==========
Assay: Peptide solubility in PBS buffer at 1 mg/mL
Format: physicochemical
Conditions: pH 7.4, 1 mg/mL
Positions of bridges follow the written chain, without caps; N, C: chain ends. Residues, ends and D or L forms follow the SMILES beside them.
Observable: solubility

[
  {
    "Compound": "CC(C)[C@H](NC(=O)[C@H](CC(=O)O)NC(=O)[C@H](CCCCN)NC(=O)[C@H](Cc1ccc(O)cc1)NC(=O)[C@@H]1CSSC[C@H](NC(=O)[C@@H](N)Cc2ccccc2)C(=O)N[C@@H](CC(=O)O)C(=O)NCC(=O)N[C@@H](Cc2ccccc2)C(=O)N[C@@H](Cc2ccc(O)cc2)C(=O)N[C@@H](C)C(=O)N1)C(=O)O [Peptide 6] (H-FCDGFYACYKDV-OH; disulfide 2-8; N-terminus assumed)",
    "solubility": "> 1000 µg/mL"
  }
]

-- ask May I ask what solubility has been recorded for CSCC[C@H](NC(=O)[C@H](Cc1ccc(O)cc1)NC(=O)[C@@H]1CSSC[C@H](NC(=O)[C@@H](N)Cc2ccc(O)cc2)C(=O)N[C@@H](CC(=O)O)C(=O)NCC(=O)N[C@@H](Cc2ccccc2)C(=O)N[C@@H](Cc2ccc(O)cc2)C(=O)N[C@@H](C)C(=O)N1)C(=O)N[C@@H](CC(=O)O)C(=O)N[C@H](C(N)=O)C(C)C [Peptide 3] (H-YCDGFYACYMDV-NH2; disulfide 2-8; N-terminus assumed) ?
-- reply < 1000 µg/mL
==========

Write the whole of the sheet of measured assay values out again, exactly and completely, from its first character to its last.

Assay: Peptide solubility in PBS buffer at 1 mg/mL
Format: physicochemical
Conditions: pH 7.4, 1 mg/mL
Positions of bridges follow the written chain, without caps; N, C: chain ends. Residues, ends and D or L forms follow the SMILES beside them.
Observable: solubility

[
  {
    "Compound": "CC(C)[C@H](NC(=O)[C@H](CC(=O)O)NC(=O)[C@H](CCCCN)NC(=O)[C@H](Cc1ccc(O)cc1)NC(=O)[C@@H]1CSSC[C@H](NC(=O)[C@@H](N)Cc2ccccc2)C(=O)N[C@@H](CC(=O)O)C(=O)NCC(=O)N[C@@H](Cc2ccccc2)C(=O)N[C@@H](Cc2ccc(O)cc2)C(=O)N[C@@H](C)C(=O)N1)C(=O)O [Peptide 6] (H-FCDGFYACYKDV-OH; disulfide 2-8; N-terminus assumed)",
    "solubility": "> 1000 µg/mL"
  }
]

-- ask May I ask what solubility has been recorded for CSCC[C@H](NC(=O)[C@H](Cc1ccc(O)cc1)NC(=O)[C@@H]1CSSC[C@H](NC(=O)[C@@H](N)Cc2ccc(O)cc2)C(=O)N[C@@H](CC(=O)O)C(=O)NCC(=O)N[C@@H](Cc2ccccc2)C(=O)N[C@@H](Cc2ccc(O)cc2)C(=O)N[C@@H](C)C(=O)N1)C(=O)N[C@@H](CC(=O)O)C(=O)N[C@H](C(N)=O)C(C)C [Peptide 3] (H-YCDGFYACYMDV-NH2; disulfide 2-8; N-terminus assumed) ?
-- reply < 1000 µg/mL